Best Homefries

  • 1 large or 2 medium russet potato
  • 1 very small yellow onion, diced
  • Vegetable oil
  • Kosher salt
  • 1/4 tsp. chili powder
  1. Cook potato(es) in microwave or oven until just the slightest bit underdone. Let cool, remove skin, and large dice.
  2. Heat 1 Tbsp. vegetable oil in a medium skillet over medium heat. Add onions and sautee with a pinch of salt until translucent.
  3. Raise heat to medium high and add potatoes, sprinkling with chili powder and 1 tsp. salt. Allow potatoes to cook (without touching!) for at least five minutes, or until they have developed a very crisp bottom layer. Flip and repeat on opposite side. Flip again or add more oil if a crunchier texture is desired.
  4. Remove from heat and sprinkle liberally with additional salt before serving.

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This post is really evidence of how well I’m progressing along my journey out of picky eater-dome. I used to hate eggs. I would eat them from time to time because they were part of a few family traditions, but I really didn’ t like them. They were bland and mushy, the thing I had to suffer through before I could scarf my bacon and cinnamon bun. When I studied abroad, I was on a really tight budget, but, being the devout lover of breakfast that I am, I sought to find a way to have hearty breakfasts on the cheap, and eggs were the answer. Somewhere along the line, I began to more than tolerate them, and now I really like them.

Tomatoes, even more so than eggs, were the enemy. I couldn’t eat them without gagging, even bright jewel red cherry tomatoes. While I’m still a little iffy about raw tomatoes, less and less cooking time is required to make them palatable, and I can’t get enough of them when they are roasted.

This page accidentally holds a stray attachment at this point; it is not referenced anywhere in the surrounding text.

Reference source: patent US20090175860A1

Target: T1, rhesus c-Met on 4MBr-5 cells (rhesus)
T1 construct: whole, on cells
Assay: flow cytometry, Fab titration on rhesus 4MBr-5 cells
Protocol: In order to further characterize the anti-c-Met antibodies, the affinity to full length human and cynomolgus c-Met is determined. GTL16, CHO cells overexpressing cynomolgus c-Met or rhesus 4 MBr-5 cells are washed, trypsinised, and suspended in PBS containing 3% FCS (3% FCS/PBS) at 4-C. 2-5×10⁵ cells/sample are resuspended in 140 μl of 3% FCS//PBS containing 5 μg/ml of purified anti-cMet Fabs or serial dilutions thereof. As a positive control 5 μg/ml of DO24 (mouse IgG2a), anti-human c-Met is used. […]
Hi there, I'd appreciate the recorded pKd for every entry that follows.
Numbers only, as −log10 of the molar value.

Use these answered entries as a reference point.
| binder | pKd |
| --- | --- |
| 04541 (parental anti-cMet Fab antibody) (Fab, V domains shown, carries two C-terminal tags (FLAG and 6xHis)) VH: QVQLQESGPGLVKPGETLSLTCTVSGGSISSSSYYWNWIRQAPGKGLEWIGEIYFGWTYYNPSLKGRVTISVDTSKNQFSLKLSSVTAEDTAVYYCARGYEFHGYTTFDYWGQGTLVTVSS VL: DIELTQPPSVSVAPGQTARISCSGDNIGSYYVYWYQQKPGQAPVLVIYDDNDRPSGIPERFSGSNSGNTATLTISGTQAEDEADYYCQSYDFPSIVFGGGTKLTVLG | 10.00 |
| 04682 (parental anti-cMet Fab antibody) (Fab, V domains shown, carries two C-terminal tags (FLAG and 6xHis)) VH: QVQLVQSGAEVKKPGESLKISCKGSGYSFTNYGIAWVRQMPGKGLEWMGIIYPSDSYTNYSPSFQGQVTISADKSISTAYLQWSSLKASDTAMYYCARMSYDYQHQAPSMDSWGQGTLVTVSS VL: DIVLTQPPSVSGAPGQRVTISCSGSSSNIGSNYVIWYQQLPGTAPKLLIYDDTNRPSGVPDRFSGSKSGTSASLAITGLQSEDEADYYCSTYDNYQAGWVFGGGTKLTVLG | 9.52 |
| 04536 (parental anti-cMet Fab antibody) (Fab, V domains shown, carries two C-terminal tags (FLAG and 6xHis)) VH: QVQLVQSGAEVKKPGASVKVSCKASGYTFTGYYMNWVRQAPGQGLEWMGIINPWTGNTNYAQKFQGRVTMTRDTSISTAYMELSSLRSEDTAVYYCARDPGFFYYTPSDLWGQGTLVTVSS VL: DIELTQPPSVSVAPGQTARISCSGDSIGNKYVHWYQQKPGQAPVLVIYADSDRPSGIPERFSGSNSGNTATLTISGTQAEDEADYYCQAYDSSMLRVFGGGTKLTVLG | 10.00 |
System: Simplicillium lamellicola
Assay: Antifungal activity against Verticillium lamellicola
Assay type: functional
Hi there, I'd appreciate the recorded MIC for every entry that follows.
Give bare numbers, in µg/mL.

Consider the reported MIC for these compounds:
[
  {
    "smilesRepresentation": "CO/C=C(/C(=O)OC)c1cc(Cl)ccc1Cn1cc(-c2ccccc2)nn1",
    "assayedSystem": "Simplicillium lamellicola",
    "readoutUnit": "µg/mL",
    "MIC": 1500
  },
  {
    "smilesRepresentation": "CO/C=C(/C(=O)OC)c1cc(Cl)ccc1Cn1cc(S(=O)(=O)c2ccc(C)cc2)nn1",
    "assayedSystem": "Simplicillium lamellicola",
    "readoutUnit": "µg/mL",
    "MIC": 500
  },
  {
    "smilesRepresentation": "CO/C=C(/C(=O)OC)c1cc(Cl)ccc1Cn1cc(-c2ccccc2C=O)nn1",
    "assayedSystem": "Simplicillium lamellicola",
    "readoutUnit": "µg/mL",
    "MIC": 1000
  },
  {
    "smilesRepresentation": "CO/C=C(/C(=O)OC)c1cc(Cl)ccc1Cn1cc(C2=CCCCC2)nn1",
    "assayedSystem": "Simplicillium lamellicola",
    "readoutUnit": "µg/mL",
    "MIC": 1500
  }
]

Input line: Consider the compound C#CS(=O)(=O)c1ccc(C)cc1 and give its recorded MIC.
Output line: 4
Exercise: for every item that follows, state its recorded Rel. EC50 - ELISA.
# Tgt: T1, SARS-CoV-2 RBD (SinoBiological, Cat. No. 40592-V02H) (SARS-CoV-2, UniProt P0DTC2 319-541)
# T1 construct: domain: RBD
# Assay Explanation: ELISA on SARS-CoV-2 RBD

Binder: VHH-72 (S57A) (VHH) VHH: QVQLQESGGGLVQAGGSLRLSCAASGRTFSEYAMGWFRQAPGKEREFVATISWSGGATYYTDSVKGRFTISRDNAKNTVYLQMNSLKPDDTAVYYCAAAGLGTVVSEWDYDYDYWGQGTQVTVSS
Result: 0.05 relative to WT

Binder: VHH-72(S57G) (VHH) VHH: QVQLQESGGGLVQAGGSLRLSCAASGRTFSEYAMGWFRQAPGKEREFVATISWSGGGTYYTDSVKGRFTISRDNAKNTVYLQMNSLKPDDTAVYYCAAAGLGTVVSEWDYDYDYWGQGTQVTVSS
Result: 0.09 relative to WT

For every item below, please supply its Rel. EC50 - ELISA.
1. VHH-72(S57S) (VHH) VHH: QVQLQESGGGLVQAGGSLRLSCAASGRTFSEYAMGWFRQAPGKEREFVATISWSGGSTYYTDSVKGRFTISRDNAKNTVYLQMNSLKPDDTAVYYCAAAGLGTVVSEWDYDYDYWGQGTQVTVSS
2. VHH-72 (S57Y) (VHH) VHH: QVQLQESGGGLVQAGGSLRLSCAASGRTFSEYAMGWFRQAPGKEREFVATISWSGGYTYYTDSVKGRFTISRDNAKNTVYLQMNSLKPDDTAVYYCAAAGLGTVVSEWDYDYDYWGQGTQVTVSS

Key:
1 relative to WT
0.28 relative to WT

Granted, tomatoes and eggs are pretty benign stuff. Still, the fact that I would willingly make a dish that incorporates both elements and–GASP!–enjoy them, really shows me how far I’ve come. I couldn’t be prouder. 

 

 

Caprese Frittata

  • 1/2 C cherry or grape tomatoes, halved
  • 4 large leaves of basil, cut into chiffonade
  • 1/2 C fresh mozzarella, cubed
  • 6 eggs
  • 2 Tbsp. milk or cream
  • 1/2 tsp. salt
  • 1/4 tsp. pepper
  1. Heat a medium sized oven-safe skillet with a metal, not plastic handle over medium heat. Spray generously with cooking spray and sautee tomatoes until just softened, about 2 minutes.
  2. In a large bowl, beat eggs and milk. Add salt, pepper, cheese, and basil and mix well (reserve a handful of cheese and basil). Pour over tomatoes and raise temperature to medium high, cooking until frittata is set, but the top remains raw.
  3. When mixture is almost cooked, sprinkle with remaining cheese and cook under the broiler, set to high, until the fritatta is cooked and the surface is brown. Do not leave unattended or it will burn. Remove from pan, sprinkle with remaining basil and serve.

(Total time: 15 minutes. Servings: 6 slices, which really serves 3-4 people) 

Corn Muffin Recipe

My favorite corn bread recipe is adapted only the slightest bit from this recipe for Homesteader Cornbread from Allrecipes.com. All I do is bump the sugar up to 3/4 of a cup, because I like my corn bread about a step away from cake. To make this into 12 muffins, I just halved the recipe and cooked them for 20 minutes. The toothpick won’t come out totally clean, but I promise you they’re done. This recipe is amazing, but the secret is definitely that overcooking will kill your bread, and that’s no fun for anyone.

Ingredients

  • 1 1/2 cups cornmeal
  • 2 1/2 cups milk
  • 2 cups all-purpose flour
  • 1 tablespoon baking powder
  • 1 teaspoon salt
  • 3/4 C white sugar
  • 2 eggs
  • 1/2 cup vegetable oil

Directions

  1. Preheat oven to 400 degrees F (200 degrees C). In a small bowl, combine cornmeal and milk; let stand for 5 minutes. Grease a 9×13 inch baking pan.
  2. In a large bowl, whisk together flour, baking powder, salt and sugar. Mix in the cornmeal mixture, eggs and oil until smooth. Pour batter into prepared pan.
  3. Bake in preheated oven for 30 to 35 minutes, or until a knife inserted into the center of the cornbread comes out clean.